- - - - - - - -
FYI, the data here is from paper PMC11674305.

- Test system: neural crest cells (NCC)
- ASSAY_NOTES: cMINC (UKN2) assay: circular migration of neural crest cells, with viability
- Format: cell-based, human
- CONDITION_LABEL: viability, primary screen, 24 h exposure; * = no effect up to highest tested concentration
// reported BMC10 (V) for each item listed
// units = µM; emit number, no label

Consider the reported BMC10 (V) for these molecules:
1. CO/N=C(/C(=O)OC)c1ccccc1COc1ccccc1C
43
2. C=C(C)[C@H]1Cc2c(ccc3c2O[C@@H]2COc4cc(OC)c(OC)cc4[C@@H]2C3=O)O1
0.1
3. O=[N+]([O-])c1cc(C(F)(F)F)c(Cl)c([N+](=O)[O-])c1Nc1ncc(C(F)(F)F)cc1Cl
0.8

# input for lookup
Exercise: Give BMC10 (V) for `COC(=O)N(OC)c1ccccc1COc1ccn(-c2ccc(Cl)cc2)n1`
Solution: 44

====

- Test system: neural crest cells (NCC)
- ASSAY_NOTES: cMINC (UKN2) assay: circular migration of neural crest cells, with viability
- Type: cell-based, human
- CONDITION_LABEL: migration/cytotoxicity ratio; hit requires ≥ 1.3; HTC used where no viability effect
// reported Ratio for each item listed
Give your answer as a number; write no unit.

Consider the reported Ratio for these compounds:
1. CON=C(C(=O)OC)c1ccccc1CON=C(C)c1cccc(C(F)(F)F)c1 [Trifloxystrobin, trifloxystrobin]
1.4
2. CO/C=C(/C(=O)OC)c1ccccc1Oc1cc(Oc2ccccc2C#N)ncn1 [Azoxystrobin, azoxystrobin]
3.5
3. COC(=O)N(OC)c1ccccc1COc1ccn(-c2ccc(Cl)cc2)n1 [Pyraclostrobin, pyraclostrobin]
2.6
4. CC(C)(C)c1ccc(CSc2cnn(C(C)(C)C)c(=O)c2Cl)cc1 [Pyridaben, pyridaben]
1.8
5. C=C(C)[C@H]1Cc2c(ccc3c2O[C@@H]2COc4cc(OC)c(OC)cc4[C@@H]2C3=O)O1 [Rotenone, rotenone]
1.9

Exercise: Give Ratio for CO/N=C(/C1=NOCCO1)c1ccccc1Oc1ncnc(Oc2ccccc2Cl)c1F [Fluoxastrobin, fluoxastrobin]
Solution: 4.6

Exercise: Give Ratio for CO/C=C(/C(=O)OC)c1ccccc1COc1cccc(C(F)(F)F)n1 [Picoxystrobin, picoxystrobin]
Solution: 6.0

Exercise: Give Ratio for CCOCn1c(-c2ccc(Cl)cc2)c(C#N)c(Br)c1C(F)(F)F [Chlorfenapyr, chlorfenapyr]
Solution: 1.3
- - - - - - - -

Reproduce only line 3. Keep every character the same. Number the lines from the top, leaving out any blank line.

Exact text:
- ASSAY_NOTES: cMINC (UKN2) assay: circular migration of neural crest cells, with viability